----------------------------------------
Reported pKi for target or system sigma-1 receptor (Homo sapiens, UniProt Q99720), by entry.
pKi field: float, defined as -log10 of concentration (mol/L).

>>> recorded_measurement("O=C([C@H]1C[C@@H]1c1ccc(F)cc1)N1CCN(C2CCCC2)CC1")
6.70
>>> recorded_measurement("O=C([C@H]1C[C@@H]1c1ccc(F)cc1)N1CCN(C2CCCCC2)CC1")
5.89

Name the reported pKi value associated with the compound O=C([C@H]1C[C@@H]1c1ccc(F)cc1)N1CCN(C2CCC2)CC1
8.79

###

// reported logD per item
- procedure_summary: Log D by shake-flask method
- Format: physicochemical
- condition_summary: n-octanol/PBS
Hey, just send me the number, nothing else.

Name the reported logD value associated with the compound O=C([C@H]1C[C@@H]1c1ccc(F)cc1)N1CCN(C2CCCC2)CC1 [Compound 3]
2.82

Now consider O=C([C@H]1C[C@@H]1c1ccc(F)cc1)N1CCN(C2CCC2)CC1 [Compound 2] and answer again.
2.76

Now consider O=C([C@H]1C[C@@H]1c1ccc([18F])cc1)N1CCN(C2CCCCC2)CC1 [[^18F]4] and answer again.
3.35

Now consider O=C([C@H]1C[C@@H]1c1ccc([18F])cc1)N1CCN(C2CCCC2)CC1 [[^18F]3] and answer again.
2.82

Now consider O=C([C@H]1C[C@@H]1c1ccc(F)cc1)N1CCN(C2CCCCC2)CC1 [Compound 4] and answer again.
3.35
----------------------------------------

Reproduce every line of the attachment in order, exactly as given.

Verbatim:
Reported pKi for target or system sigma-1 receptor (Homo sapiens, UniProt Q99720), by entry.
pKi field: float, defined as -log10 of concentration (mol/L).

>>> recorded_measurement("O=C([C@H]1C[C@@H]1c1ccc(F)cc1)N1CCN(C2CCCC2)CC1")
6.70
>>> recorded_measurement("O=C([C@H]1C[C@@H]1c1ccc(F)cc1)N1CCN(C2CCCCC2)CC1")
5.89

Name the reported pKi value associated with the compound O=C([C@H]1C[C@@H]1c1ccc(F)cc1)N1CCN(C2CCC2)CC1
8.79

###

// reported logD per item
- procedure_summary: Log D by shake-flask method
- Format: physicochemical
- condition_summary: n-octanol/PBS
Hey, just send me the number, nothing else.

Name the reported logD value associated with the compound O=C([C@H]1C[C@@H]1c1ccc(F)cc1)N1CCN(C2CCCC2)CC1 [Compound 3]
2.82

Now consider O=C([C@H]1C[C@@H]1c1ccc(F)cc1)N1CCN(C2CCC2)CC1 [Compound 2] and answer again.
2.76

Now consider O=C([C@H]1C[C@@H]1c1ccc([18F])cc1)N1CCN(C2CCCCC2)CC1 [[^18F]4] and answer again.
3.35

Now consider O=C([C@H]1C[C@@H]1c1ccc([18F])cc1)N1CCN(C2CCCC2)CC1 [[^18F]3] and answer again.
2.82

Now consider O=C([C@H]1C[C@@H]1c1ccc(F)cc1)N1CCN(C2CCCCC2)CC1 [Compound 4] and answer again.
3.35